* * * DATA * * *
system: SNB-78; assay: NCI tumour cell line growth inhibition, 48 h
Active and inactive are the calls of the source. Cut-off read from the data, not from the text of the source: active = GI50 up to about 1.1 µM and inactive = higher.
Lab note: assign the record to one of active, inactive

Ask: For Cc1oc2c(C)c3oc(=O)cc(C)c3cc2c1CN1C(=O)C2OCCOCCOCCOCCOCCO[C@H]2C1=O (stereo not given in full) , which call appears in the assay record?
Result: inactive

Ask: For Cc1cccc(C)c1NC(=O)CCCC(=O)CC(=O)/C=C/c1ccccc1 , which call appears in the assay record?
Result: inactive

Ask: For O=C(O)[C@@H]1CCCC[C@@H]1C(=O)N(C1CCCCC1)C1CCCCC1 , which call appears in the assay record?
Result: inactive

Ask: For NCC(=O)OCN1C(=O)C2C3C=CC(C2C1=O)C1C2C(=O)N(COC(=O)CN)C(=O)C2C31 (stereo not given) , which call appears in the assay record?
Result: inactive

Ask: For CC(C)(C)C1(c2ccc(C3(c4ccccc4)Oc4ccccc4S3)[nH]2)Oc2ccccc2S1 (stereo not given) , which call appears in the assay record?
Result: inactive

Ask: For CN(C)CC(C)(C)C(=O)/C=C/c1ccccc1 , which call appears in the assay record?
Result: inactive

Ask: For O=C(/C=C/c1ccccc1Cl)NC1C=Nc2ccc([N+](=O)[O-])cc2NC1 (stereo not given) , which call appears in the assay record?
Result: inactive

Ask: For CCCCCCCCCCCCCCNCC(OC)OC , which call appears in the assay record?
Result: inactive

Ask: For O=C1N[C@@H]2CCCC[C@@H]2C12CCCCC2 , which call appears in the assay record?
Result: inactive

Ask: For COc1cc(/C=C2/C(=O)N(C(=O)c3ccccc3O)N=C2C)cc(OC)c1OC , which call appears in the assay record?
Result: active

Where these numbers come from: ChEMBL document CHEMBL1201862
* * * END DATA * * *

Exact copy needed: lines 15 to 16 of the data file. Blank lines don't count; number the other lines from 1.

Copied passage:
Result: inactive

Ask: For O=C(/C=C/c1ccccc1Cl)NC1C=Nc2ccc([N+](=O)[O-])cc2NC1 (stereo not given) , which call appears in the assay record?